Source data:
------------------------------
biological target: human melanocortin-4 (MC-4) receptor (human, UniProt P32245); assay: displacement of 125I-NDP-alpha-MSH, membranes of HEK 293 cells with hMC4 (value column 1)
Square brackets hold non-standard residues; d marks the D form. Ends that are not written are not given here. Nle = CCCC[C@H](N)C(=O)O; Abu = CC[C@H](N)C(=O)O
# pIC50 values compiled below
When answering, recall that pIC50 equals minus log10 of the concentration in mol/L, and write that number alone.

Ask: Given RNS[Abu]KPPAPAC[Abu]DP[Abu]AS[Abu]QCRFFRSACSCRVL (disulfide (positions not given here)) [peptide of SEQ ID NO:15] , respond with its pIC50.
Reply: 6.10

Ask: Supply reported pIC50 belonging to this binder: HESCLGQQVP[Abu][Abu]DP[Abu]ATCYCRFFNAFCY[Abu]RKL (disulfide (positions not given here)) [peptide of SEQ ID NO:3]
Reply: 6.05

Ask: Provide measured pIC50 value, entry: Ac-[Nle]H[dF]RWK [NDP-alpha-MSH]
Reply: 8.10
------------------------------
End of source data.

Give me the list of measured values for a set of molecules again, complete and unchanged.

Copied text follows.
biological target: human melanocortin-4 (MC-4) receptor (human, UniProt P32245); assay: displacement of 125I-NDP-alpha-MSH, membranes of HEK 293 cells with hMC4 (value column 1)
Square brackets hold non-standard residues; d marks the D form. Ends that are not written are not given here. Nle = CCCC[C@H](N)C(=O)O; Abu = CC[C@H](N)C(=O)O
# pIC50 values compiled below
When answering, recall that pIC50 equals minus log10 of the concentration in mol/L, and write that number alone.

Ask: Given RNS[Abu]KPPAPAC[Abu]DP[Abu]AS[Abu]QCRFFRSACSCRVL (disulfide (positions not given here)) [peptide of SEQ ID NO:15] , respond with its pIC50.
Reply: 6.10

Ask: Supply reported pIC50 belonging to this binder: HESCLGQQVP[Abu][Abu]DP[Abu]ATCYCRFFNAFCY[Abu]RKL (disulfide (positions not given here)) [peptide of SEQ ID NO:3]
Reply: 6.05

Ask: Provide measured pIC50 value, entry: Ac-[Nle]H[dF]RWK [NDP-alpha-MSH]
Reply: 8.10